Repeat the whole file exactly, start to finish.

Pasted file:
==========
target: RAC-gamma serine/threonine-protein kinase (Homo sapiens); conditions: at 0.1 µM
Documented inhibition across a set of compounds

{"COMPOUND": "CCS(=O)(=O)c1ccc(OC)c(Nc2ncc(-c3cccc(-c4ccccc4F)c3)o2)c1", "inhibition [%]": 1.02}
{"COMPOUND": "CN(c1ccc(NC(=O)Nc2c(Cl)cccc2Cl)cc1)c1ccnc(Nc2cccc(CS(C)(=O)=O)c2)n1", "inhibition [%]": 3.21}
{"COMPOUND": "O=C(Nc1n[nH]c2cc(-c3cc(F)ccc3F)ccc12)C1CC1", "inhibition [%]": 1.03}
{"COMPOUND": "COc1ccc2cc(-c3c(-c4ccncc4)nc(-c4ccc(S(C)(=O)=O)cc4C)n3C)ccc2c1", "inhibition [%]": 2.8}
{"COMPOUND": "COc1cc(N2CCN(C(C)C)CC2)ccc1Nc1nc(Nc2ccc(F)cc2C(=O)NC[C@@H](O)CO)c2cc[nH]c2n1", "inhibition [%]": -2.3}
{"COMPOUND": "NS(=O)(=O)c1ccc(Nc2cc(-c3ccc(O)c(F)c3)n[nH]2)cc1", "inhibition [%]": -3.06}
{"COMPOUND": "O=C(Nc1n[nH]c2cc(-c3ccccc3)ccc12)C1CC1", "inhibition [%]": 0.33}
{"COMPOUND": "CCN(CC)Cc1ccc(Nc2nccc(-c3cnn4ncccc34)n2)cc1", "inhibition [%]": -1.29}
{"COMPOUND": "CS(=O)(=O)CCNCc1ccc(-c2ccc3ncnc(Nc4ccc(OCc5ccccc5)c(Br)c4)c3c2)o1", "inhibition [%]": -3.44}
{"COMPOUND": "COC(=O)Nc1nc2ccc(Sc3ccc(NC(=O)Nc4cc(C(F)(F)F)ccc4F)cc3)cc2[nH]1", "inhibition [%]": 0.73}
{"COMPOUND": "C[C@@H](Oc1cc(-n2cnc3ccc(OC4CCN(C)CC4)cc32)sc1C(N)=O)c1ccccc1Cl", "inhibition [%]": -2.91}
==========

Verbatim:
target: RAC-gamma serine/threonine-protein kinase (Homo sapiens); conditions: at 0.1 µM
Documented inhibition across a set of compounds

{"COMPOUND": "CCS(=O)(=O)c1ccc(OC)c(Nc2ncc(-c3cccc(-c4ccccc4F)c3)o2)c1", "inhibition [%]": 1.02}
{"COMPOUND": "CN(c1ccc(NC(=O)Nc2c(Cl)cccc2Cl)cc1)c1ccnc(Nc2cccc(CS(C)(=O)=O)c2)n1", "inhibition [%]": 3.21}
{"COMPOUND": "O=C(Nc1n[nH]c2cc(-c3cc(F)ccc3F)ccc12)C1CC1", "inhibition [%]": 1.03}
{"COMPOUND": "COc1ccc2cc(-c3c(-c4ccncc4)nc(-c4ccc(S(C)(=O)=O)cc4C)n3C)ccc2c1", "inhibition [%]": 2.8}
{"COMPOUND": "COc1cc(N2CCN(C(C)C)CC2)ccc1Nc1nc(Nc2ccc(F)cc2C(=O)NC[C@@H](O)CO)c2cc[nH]c2n1", "inhibition [%]": -2.3}
{"COMPOUND": "NS(=O)(=O)c1ccc(Nc2cc(-c3ccc(O)c(F)c3)n[nH]2)cc1", "inhibition [%]": -3.06}
{"COMPOUND": "O=C(Nc1n[nH]c2cc(-c3ccccc3)ccc12)C1CC1", "inhibition [%]": 0.33}
{"COMPOUND": "CCN(CC)Cc1ccc(Nc2nccc(-c3cnn4ncccc34)n2)cc1", "inhibition [%]": -1.29}
{"COMPOUND": "CS(=O)(=O)CCNCc1ccc(-c2ccc3ncnc(Nc4ccc(OCc5ccccc5)c(Br)c4)c3c2)o1", "inhibition [%]": -3.44}
{"COMPOUND": "COC(=O)Nc1nc2ccc(Sc3ccc(NC(=O)Nc4cc(C(F)(F)F)ccc4F)cc3)cc2[nH]1", "inhibition [%]": 0.73}
{"COMPOUND": "C[C@@H](Oc1cc(-n2cnc3ccc(OC4CCN(C)CC4)cc32)sc1C(N)=O)c1ccccc1Cl", "inhibition [%]": -2.91}